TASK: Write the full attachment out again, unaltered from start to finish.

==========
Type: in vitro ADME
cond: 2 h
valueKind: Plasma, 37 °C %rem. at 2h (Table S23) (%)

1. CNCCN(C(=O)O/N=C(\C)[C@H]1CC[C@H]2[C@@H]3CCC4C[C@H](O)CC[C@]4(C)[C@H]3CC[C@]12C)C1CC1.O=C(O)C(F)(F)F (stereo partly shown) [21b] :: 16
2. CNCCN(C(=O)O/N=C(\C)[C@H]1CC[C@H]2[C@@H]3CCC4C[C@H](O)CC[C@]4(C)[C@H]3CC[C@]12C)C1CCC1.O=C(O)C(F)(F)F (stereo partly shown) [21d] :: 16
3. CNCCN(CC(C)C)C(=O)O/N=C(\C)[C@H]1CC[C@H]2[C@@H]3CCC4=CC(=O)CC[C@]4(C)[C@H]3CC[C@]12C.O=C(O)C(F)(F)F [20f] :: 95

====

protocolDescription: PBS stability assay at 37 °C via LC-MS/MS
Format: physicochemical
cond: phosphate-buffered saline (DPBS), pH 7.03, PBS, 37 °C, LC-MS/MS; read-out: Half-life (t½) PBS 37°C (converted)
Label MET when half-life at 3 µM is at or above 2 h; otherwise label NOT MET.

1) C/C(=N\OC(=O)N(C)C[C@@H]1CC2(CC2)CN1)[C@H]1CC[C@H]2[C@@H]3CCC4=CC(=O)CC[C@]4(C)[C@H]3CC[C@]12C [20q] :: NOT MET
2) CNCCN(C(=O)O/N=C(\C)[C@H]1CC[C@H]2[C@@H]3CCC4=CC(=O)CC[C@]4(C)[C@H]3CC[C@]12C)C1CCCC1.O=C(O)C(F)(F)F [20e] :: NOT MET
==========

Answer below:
Type: in vitro ADME
cond: 2 h
valueKind: Plasma, 37 °C %rem. at 2h (Table S23) (%)

1. CNCCN(C(=O)O/N=C(\C)[C@H]1CC[C@H]2[C@@H]3CCC4C[C@H](O)CC[C@]4(C)[C@H]3CC[C@]12C)C1CC1.O=C(O)C(F)(F)F (stereo partly shown) [21b] :: 16
2. CNCCN(C(=O)O/N=C(\C)[C@H]1CC[C@H]2[C@@H]3CCC4C[C@H](O)CC[C@]4(C)[C@H]3CC[C@]12C)C1CCC1.O=C(O)C(F)(F)F (stereo partly shown) [21d] :: 16
3. CNCCN(CC(C)C)C(=O)O/N=C(\C)[C@H]1CC[C@H]2[C@@H]3CCC4=CC(=O)CC[C@]4(C)[C@H]3CC[C@]12C.O=C(O)C(F)(F)F [20f] :: 95

====

protocolDescription: PBS stability assay at 37 °C via LC-MS/MS
Format: physicochemical
cond: phosphate-buffered saline (DPBS), pH 7.03, PBS, 37 °C, LC-MS/MS; read-out: Half-life (t½) PBS 37°C (converted)
Label MET when half-life at 3 µM is at or above 2 h; otherwise label NOT MET.

1) C/C(=N\OC(=O)N(C)C[C@@H]1CC2(CC2)CN1)[C@H]1CC[C@H]2[C@@H]3CCC4=CC(=O)CC[C@]4(C)[C@H]3CC[C@]12C [20q] :: NOT MET
2) CNCCN(C(=O)O/N=C(\C)[C@H]1CC[C@H]2[C@@H]3CCC4=CC(=O)CC[C@]4(C)[C@H]3CC[C@]12C)C1CCCC1.O=C(O)C(F)(F)F [20e] :: NOT MET